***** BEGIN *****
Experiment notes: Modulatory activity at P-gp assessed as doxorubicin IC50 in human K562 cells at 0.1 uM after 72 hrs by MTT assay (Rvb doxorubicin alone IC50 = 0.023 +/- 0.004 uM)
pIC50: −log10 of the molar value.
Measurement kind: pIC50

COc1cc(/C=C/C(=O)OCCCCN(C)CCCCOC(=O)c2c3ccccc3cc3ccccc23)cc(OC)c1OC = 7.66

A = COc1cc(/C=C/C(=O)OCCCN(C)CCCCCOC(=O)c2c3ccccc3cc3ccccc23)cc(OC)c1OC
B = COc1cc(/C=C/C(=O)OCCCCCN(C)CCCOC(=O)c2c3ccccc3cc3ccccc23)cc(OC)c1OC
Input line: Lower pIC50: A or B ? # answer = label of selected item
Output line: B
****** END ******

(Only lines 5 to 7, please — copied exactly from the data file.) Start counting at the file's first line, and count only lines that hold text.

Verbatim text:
A = COc1cc(/C=C/C(=O)OCCCN(C)CCCCCOC(=O)c2c3ccccc3cc3ccccc23)cc(OC)c1OC
B = COc1cc(/C=C/C(=O)OCCCCCN(C)CCCOC(=O)c2c3ccccc3cc3ccccc23)cc(OC)c1OC
Input line: Lower pIC50: A or B ? # answer = label of selected item